How has Covid-19 changed the lending market?

On the 23rd March 2020 all of our lives changed. The government announced a lockdown ordering shops, pubs, restaurants and any other non-essential businesses to close. We had to work and stay at home where possible in order to stop the spread of Covid-19. The government also introduced a furlough scheme which would pay up to 80% of wages if the employer could not keep staff on due to any downturn of business. They later rolled this scheme out to the self-employed although not covering dividend payments for directors of limited companies.

Like most other businesses in the country, these changes have also impacted the lending market and these are the two primary reason why:


If you want to move property or remortgage to a new lender, a valuation of the property will need to be fulfilled. The lender needs to know that the property is worth the amount it is being purchased or remortgaged for to ensure their security is safe and that the correct interest rate is being charged for the level of risk (the higher the equity or deposit, the lower the interest rate and vice versa).  There are two types of valuation available: a physical valuation and a desktop valuation.  A physical valuation requires a surveyor to physically go and inspect a property and then write an appropriate report for that property which will also contain its value.  A desktop valuation is undertaken with limited or indirectly sourced information allowing the surveyor to give a reasonable opinion of the property’s value.

Due to lockdown restrictions physical valuations could longer be carried out and lenders started to withdraw certain products from the market.  Some lenders withdrew products above 60% loan to value (40% deposit or equity would be needed in order for them to lend), however in most instances it was more like 75% loan to value.  Some lenders also adjusted their affordability calculators to reflect this indicating they would lend a much lower amount than may be expected in normal circumstances.  The reason for this is that they were willing to instruct and lend based on a desktop valuation as long as there was enough security in that property for the lender.  The lenders individual risk threshold would depend on how high the loan to value could be to accept a desktop valuation.  The products that fell outside of these risk thresholds were simply withdrawn.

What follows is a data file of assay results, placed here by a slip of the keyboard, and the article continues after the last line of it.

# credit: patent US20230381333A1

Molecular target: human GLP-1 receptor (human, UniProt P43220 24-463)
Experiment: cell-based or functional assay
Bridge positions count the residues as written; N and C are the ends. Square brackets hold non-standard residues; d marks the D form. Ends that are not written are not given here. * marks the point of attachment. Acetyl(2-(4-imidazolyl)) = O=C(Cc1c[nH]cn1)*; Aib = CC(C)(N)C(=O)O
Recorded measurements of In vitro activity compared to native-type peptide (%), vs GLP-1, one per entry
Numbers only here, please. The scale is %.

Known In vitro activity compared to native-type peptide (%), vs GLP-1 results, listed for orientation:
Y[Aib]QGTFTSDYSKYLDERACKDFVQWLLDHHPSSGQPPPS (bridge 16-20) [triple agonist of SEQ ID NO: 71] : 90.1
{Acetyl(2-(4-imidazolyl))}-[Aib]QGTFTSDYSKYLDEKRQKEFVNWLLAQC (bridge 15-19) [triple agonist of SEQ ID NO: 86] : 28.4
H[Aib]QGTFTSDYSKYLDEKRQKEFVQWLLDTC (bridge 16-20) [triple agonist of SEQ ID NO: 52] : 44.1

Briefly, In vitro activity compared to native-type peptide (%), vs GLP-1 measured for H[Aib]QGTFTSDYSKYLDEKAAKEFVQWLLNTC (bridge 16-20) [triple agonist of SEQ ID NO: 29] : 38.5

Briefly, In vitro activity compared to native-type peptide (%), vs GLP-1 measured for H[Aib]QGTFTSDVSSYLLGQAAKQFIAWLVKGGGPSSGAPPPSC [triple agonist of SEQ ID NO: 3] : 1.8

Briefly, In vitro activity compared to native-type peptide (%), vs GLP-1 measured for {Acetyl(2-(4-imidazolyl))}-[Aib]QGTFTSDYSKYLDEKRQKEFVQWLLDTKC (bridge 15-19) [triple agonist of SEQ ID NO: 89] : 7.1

Furlough Scheme

The word furlough is surely going to be a contender for the word of the year 2020! A word I had not been familiar with until March of this year but one I am now fully acquainted with.  I believe it took the lenders a little while to decide on how this would affect a client’s application, however (and I am generalising) most lenders that I am aware of will only take the furloughed wage into account when determining affordability.  If self-employed, they will want to know if and how the lock down has impaired business.  If the applicant states that the current lockdown has not influenced the level of business and income but (for example) is a self-employed taxi driver then it is likely to be questioned during assessment. The underwriters will make a lending decision based on your current circumstances and not what they were before lockdown. 

What is the current state of play?

The lockdown measures have started to be eased and we can only hope that a yoyo effect will not occur enforcing a full lockdown again.  As of the 18th May 2020, physical valuations were able to be instructed.  There is a huge backlog of valuations that need to be completed, these are for cases that were placed just before the products had been withdrawn or if the desktop valuation was insufficient and a physical valuation was still required.  As the surveyors have started to catch up on their backlog, the lenders have slowly started to release higher loan to value products.  However, we are still not yet back to normal as there are very few 90% and 95% loan to value products available and most of the specialist and adverse lenders have not got the full range of products they had available before lockdown, certainly the riskier tiers (previously available for clients with higher amounts of adverse credit in the background) don’t seem to have reappeared yet.  It is my opinion that lenders are waiting for the surveyors to catch up on the backlog of valuations before overwhelming them with more work by releasing too many products too quickly.  They may also want to see how the country responds to the recession we are likely to face in the coming weeks and months.  The recession of 2008 still lives fresh in their minds and current regulations and penalties are in force for overly risky lending.

Can I apply for a mortgage now?

The housing market seems to have bounced back really well from what I can gauge from my own enquiries and local estate agents.  There is still a great deal of mortgage options available, however, if you have a 5% or 10% deposit / equity then the range of products available are still drastically lower than what they once were before lockdown.  The same applies if you are looking for adverse credit products.  I also think you might be wise to wait until you are on a full wage if currently furloughed on a reduced wage but rely on your full pay packet to obtain the required lend. 

Having said this, if the above situation applies it should not stop you from starting the conversation.  This is an incredibly fast-moving situation and more products are being introduced almost daily along with various changes in criteria.  Please talk to a broker who will be able to advise on the current situation and your current options and at least advise you on a road map going forward. 

Approval Number: Sol8917

Expiry Date: 26/05/2021

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